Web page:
A common theme in most of the reviews, and something that both right-wing conservative and liberal left journalists praised in the exhibition, was that the museum shows just how closely the fates of Poles and Jews were intertwined over the centuries. Jewish history has become an integral part of the history of Poland, and it unfolded within the confines of Polish statehood and national tradition. As one Gazeta Wyborcza journalist remarked: "This exhibition is a mirror in which we can look at ourselves. This tale of the history of Polish Jews is simultaneously the first museum of Polish history, and is the best proof of one thousand years of integrated coexistence."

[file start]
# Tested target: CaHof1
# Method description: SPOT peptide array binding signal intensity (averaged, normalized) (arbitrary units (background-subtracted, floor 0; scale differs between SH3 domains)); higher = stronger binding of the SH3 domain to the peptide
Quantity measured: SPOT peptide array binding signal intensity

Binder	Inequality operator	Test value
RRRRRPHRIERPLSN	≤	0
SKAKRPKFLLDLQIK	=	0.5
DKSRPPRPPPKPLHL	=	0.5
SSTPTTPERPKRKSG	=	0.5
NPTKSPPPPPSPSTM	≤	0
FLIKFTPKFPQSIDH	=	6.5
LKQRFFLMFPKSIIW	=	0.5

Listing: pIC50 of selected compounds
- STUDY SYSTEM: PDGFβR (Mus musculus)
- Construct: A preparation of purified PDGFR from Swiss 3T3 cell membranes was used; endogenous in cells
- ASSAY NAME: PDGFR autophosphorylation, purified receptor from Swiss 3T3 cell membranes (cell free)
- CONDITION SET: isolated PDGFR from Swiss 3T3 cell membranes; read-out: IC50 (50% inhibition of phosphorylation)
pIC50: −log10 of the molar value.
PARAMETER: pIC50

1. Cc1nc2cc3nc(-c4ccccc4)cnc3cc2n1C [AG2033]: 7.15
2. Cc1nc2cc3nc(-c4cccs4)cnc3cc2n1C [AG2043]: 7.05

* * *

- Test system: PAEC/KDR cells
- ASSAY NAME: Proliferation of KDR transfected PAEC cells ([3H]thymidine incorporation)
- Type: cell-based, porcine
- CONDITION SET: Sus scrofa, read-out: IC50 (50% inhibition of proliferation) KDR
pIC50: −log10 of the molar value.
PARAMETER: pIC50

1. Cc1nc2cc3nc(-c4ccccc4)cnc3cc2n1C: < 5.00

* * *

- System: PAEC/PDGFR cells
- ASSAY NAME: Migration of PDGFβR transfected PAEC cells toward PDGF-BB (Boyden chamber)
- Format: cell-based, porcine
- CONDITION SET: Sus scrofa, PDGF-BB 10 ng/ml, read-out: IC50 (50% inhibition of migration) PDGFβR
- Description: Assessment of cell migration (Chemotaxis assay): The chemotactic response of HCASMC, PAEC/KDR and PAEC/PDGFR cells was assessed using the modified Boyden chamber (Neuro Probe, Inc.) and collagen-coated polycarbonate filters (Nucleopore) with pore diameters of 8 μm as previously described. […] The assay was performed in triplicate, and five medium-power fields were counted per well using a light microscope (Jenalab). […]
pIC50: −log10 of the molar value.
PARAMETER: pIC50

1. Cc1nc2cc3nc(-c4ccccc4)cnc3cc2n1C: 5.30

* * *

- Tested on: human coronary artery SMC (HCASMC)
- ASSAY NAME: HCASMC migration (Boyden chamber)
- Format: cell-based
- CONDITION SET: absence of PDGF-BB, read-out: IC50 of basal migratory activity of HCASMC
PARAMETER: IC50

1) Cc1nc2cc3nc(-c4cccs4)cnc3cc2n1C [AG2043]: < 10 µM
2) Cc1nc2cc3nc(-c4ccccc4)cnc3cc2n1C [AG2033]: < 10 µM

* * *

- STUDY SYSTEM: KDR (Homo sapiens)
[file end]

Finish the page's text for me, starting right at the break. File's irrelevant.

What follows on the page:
In the same newspaper, Dawid Warszawski wrote: "The histories of both nations finally diverged after the Second World War, and presumably the majority of people on both sides consider that to be a natural and perhaps positive fact. But history cannot be edited retroactively: Poland would have been different without the Jews, and the Jews would have been different without Poland. This is shown in an exhibition prepared and funded by Jews and housed in a building erected by Poland. That in itself demonstrates how it would be absurd to disentangle these two themes."